Lonn Friend [Rip magazine editor, host of "Friend at Large" segment on Headbangers Ball, host of Pirate Radio Saturday Night show]: We used to talk around Rip like, "Well, Pantera's the next Metallica." And the hardcore guys would say, "Pantera is not going to do a Black Album." Nobody who had seen Pantera live or had gotten to know the band thought that they were going to cater to MTV or make a record that would get them played on the radio. And believe me, they had forces that were pressuring them to do exactly that. "Come on man, you need an 'Until It Sleeps.'" And those guys, that's that genuine Texas... it was the brothers, so much about the brothers, where they came from, playing Kiss records in their room. Vulgar Display is a really important record. That's when they really upped their live show, too. There was always mayhem involved in that band, too. There were two camps - there was the Abbott brothers and there was Rex and Philip.

Phil Anselmo: It's ridiculous [in response to being asked about the term "groove metal," which has been linked to Pantera]. I know that we had a groove and all, but it doesn't delete us from heavy metal. We were - I think - one of the only bands at a certain point in time in the '90s that were the bands that were selling X amount of records or being amongst bands that were trying to be pushed into the spotlight at the time, like Limp Bizkit and all that shit, that I thought we were very different from all of those bands. All that nu metal and rap metal shit. I felt like we were much more the genuine article as far as just straightforward heavy metal music goes. No matter how you wrap it or slice it, Pantera always had a bluesy feel to it, if you really listened to it and you listened to Dimebag's riffs. And it seems like one element of what we did got taken and pushed over-the-top, and really it's riding on the E string and various rhythms, which is about 1/15th of what Pantera was about as a whole band.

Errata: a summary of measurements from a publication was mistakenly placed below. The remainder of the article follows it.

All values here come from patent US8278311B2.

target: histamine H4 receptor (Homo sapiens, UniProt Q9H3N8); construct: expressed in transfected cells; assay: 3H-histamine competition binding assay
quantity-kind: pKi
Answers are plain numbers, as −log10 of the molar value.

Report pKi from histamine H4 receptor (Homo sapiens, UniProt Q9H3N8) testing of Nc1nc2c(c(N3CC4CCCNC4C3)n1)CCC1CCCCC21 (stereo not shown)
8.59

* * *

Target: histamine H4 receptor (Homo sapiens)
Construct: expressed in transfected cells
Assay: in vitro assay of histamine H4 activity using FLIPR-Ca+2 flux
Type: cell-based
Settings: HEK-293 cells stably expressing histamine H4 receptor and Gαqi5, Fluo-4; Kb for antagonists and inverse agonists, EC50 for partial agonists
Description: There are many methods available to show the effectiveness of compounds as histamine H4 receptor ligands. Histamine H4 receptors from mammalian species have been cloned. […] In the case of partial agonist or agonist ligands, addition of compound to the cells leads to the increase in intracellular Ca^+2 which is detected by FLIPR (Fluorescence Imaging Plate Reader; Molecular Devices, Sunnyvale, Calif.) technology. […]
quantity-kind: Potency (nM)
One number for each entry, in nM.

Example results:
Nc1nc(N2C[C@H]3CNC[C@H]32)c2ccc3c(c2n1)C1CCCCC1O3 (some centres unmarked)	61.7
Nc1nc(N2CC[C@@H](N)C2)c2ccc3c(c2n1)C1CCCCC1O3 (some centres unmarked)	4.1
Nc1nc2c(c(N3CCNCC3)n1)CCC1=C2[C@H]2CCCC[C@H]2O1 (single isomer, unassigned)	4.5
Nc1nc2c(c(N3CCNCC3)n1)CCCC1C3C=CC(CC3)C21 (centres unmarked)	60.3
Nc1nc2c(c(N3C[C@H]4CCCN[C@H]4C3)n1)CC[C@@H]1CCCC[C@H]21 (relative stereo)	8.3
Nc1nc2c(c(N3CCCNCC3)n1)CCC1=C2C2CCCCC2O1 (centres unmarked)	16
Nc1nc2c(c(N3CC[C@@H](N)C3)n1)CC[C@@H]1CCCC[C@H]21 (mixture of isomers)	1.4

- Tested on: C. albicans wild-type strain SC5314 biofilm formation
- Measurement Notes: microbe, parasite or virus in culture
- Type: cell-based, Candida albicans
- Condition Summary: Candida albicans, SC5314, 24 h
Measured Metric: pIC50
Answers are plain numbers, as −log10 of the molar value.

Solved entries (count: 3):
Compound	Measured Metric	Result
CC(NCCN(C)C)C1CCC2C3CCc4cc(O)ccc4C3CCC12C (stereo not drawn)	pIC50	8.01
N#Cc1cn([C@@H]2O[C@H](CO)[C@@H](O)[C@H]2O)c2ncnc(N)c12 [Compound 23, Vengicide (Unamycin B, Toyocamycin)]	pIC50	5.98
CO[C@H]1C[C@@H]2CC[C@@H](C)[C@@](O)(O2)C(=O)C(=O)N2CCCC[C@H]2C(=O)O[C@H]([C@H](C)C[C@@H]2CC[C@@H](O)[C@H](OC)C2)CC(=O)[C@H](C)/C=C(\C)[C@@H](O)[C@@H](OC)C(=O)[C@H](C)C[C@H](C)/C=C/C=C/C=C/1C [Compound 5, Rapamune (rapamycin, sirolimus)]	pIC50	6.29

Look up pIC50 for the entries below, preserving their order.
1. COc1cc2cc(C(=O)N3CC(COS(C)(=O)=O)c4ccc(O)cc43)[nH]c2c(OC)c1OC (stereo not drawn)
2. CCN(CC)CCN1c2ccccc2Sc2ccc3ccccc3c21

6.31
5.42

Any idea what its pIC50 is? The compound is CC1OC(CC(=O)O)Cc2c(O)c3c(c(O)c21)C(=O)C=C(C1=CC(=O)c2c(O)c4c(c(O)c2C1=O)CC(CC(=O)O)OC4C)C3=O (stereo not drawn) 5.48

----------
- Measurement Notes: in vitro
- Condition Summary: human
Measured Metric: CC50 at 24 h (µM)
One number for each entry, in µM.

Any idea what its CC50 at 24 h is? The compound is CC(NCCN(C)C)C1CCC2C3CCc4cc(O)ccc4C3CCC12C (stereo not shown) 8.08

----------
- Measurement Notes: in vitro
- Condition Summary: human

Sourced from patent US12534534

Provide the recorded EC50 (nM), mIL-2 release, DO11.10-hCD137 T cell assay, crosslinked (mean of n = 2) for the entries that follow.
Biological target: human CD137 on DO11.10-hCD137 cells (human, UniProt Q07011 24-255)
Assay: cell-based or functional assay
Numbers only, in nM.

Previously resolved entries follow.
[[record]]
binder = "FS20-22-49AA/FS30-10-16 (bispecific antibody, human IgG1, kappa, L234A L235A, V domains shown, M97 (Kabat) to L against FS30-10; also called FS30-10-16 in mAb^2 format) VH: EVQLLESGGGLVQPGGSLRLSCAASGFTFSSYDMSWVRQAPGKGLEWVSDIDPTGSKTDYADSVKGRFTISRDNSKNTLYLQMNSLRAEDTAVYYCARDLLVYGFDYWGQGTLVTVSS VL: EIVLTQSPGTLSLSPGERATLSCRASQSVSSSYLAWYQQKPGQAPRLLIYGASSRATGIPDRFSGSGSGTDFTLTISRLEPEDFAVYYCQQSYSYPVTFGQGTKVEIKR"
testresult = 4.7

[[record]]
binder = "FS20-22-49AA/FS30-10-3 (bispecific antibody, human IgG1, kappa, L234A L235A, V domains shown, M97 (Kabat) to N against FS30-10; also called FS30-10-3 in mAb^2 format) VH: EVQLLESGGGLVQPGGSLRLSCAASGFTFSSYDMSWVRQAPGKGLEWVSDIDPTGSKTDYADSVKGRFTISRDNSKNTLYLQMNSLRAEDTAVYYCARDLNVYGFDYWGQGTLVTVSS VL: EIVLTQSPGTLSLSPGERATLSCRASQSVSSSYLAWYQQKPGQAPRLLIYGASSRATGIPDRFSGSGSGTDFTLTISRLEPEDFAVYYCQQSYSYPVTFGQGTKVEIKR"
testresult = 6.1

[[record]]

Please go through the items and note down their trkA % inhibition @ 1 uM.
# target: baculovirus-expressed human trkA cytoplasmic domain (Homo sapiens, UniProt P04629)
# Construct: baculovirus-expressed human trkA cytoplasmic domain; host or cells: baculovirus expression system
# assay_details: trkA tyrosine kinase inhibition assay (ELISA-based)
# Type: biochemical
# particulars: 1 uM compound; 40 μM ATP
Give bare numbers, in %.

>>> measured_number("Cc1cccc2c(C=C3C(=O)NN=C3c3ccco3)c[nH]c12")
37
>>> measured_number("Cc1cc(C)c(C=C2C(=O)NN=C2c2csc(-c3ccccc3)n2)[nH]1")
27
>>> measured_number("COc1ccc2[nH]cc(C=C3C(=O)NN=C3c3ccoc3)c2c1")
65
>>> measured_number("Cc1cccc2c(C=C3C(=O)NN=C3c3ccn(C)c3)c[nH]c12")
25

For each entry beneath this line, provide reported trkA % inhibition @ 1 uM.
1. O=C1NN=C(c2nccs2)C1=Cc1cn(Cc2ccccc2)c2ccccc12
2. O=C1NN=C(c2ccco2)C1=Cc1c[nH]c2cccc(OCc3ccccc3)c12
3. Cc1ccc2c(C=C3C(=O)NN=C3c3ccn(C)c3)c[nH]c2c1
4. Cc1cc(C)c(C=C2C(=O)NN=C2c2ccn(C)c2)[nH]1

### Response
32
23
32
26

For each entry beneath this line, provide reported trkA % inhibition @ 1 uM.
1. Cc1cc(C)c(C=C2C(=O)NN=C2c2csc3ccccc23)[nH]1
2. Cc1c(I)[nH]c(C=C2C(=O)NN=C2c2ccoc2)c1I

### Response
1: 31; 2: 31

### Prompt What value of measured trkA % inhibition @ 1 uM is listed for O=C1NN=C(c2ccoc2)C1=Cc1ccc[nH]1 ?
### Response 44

Rex Brown: I don't want to say we were the biggest metal band in the world of the '90s. But we were damn sure close to it.

June 28, 2018
To order Survival of the Fittest: Heavy Metal in the 1990's, click here.

Further reading:
Interview with Phil Anselmo
Interview with Rex Brown
Interview with Judas Priest
Interview with Jeff Waters
Interview with Zakk Wylde
Fact or Fiction: '90s Metal
Excerpt from the book Shredders

photo: facebook.com/Pantera

    About the Author:

    Greg PratoA journalist from Long Island, New York, Greg's books include A Devil on One Shoulder and an Angel on the Other: The Story of Shannon Hoon and Blind Melon, Grunge is Dead: The Oral History of Seattle Rock Music, and MTV Ruled the World: The Early Years of Music Video. Get more info about Greg's books here. You can also follow Greg on Twitter.More from Greg Prato